A sunset adventure

Ke Ga Island - Sunset adventure - Vietnamtravelblog
Fishermen on Ke Ga Island prepare to go out to sea

“This is the life.” I thought to myself as I lay soaking in a honey and flower bath tub in the tropical garden of the Princess D’Annam Resort & Spa. “Things can’t get much better.”

I was soon to be proved wrong, however.

While I was taking tea, I saw an imposing and mysterious stone lighthouse standing tall on a rocky outlet, protecting all boats in the area. It was getting late but I couldn’t resist the idea of a sunset adventure to see Ke Ga lighthouse up close.

Ke Ga is a small village that lies on the coast. Under the water’s surface, the sea bed is dotted with rocks that pose dangers to boats out at sea. The French built the lighthouse from February 1897 to the end of 1898 to aid both local and foreign ships. It began operations in 1900.

“No one has ever wanted to visit the lighthouse at night.” the F&B manager of the resort, taken aback at my request, told me. “I will arrange for someone to accompany you.”

Before long, I was walking down the beach, my feet delighting in the soft sand, with Le Nam, the member of staff nominated to make my dream of adventure come true. I didn’t feel too sorry for him, though; he was grinning from ear to ear with the excitement of a newcomer that had just moved from Mui Ne (Ne Cape).

We reached the end of the bay where a fisherman took us across to the lighthouse in his basket boat. Waves attacked us from either side as the tiny boat bobbed up and down on the choppy waters.

After a fraught ten-minute journey, we reached a small island lined with large rocks into which waves crashed relentlessly, leaving in their wake white foam that swirled and frothed like a witch’s cauldron. Up above, the crescent-shaped bay took our breath away. Further in the distance stood white sand dunes dotted with trees while looming above us was the old lighthouse that stood proudly and silently at the edge of the sea.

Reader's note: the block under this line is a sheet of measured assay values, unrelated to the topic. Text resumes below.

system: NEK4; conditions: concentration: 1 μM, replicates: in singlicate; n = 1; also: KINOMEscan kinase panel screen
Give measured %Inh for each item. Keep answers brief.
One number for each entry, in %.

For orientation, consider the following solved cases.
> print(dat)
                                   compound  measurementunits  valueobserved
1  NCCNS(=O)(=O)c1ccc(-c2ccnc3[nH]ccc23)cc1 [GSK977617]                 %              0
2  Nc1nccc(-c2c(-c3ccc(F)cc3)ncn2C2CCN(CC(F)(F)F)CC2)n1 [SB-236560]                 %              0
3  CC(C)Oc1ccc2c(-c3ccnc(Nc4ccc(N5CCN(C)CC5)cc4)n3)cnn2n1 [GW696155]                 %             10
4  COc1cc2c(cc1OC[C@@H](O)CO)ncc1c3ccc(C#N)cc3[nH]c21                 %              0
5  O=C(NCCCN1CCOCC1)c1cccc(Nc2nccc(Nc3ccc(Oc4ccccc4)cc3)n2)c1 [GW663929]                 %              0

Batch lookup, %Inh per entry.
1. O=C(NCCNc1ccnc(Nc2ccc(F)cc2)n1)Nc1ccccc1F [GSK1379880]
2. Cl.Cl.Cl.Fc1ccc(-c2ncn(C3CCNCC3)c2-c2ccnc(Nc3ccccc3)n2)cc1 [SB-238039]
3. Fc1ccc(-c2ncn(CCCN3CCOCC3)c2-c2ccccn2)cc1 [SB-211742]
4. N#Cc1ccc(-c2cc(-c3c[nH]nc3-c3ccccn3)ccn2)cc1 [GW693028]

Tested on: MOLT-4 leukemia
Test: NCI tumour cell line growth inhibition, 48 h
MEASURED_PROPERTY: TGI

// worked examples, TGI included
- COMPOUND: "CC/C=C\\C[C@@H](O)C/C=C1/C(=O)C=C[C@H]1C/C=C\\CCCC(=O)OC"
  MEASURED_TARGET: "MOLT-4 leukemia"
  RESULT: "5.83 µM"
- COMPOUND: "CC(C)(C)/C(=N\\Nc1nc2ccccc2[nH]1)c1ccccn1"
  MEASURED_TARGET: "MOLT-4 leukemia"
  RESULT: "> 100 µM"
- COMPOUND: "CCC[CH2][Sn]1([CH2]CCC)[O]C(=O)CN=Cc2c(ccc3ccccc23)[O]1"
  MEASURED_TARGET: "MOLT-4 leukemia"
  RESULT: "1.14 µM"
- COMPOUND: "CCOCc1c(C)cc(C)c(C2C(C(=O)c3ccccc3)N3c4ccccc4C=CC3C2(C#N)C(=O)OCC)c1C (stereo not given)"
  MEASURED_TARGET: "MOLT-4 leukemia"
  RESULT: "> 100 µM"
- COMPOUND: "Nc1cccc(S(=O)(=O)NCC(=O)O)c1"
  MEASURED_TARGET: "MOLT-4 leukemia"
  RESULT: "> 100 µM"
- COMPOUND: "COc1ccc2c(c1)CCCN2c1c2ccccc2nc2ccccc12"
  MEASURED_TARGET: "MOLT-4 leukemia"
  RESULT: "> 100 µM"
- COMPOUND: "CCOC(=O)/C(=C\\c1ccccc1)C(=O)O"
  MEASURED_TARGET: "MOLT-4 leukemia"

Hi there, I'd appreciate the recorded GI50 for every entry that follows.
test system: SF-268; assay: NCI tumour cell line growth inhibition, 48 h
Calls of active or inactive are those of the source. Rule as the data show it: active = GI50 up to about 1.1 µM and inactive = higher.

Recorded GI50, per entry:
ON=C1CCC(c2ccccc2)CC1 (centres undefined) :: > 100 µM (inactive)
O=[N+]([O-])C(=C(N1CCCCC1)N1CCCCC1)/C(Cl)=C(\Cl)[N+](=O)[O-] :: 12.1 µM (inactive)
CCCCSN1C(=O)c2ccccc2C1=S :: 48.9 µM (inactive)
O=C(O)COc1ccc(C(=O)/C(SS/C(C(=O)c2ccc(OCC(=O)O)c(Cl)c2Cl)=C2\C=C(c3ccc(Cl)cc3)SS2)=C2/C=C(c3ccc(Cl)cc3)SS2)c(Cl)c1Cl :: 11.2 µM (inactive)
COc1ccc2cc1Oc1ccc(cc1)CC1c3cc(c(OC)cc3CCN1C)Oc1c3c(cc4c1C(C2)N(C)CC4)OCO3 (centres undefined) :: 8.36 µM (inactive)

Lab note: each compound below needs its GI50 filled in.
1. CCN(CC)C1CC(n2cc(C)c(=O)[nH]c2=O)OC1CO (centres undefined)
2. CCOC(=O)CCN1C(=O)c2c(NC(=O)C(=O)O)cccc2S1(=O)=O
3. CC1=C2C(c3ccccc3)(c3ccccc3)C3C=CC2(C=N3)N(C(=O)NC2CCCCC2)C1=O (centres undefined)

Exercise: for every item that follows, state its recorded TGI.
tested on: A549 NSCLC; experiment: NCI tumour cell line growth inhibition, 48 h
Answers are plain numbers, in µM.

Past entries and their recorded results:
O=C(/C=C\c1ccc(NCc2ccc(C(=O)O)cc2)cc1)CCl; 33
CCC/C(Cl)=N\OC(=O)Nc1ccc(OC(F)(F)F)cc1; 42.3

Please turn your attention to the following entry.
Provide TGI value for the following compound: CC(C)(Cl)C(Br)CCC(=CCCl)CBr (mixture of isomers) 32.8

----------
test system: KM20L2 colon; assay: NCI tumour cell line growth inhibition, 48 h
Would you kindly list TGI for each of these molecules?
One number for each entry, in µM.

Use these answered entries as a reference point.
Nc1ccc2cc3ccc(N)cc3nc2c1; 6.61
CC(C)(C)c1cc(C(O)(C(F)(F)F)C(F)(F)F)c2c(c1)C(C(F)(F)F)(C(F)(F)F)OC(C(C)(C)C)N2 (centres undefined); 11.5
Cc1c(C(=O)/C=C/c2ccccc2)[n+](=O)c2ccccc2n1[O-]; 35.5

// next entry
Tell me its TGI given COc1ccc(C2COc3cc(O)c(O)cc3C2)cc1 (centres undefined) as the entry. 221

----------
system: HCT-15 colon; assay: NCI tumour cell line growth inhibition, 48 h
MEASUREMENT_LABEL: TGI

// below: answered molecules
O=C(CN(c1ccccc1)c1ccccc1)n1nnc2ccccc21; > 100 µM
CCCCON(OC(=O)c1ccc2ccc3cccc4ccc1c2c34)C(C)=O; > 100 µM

Ke Ga is around 35 km from Phan Thiet Town in Binh Thuan Province, which is four hours by car from Ho Chi Minh City. Sinh Café has buses from HCMC to Phan Thiet three times a day.

Ke Ga Lighthouse, which was put into operation in 1900, is one of the oldest existing lighthouses in Vietnam.

The wind was the only noise apart from the sound of the birds circling the top of the lighthouse

I wanted to spend more time watching the waves pound the rocks, but our tour guide hurried us along so as to see everything before it got dark. With the sun setting on the horizon, we passed the majestic frangipani (plumeria rubra) trees in full bloom, said to have been planted when the lighthouse was built.

Inside the lighthouse, it was cold and so dark that we couldn’t see our fingertips. There was a spiral staircase leading to the top. And on the way up were small windows, similar to those of a French chateau, which looked out onto a breathtaking landscape. At the top was a balcony that held panoramic views of the surrounding coastal area and the sea. From there, I could see all the way to Mui Ne with its white sands.

The climb and the excitement upon seeing the view soon took its toll. We couldn’t pass up the chance, however, to visit the only house on the island with its whitewashed walls and blue windows. We met Trung, one of the six people that take care of the lighthouse.

“I have lived here a long time and the weather has proved to be good for my health. Every day, I climb up to the top of the lighthouse at least once to check everything and to make sure the solar panels that run the lights are operational. Local and foreign boats pass by this area so it’s important that the lighthouse is always on at night.”

Trung was generous enough to invite me to come back and visit Ke Ga with my friends. “Next time, when you could come back with someone special please stay with us. It will be a night to remember.”

The way back seemed more fraught with danger. In the darkness, the sea was more threatening and unpredictable with waves going over our heads, it seemed.

Just as we were about to board the boat to go back to the resort, we were stopped by a fisherman who invited us to his boat for dinner. It turned out he was from Quy Nhon Town in central Binh Dinh Province and had come here to work. The dinner of green mango salad, dried fish and fried pork was simple but tasty. Inside, I missed the fresh sea breeze and began to feel sleepy. Before long, we said our goodbyes with our new friends and headed back to the resort for a good night’s sleep.

That was enough adventure for one day.

(Source: http://www.thanhniennews.com)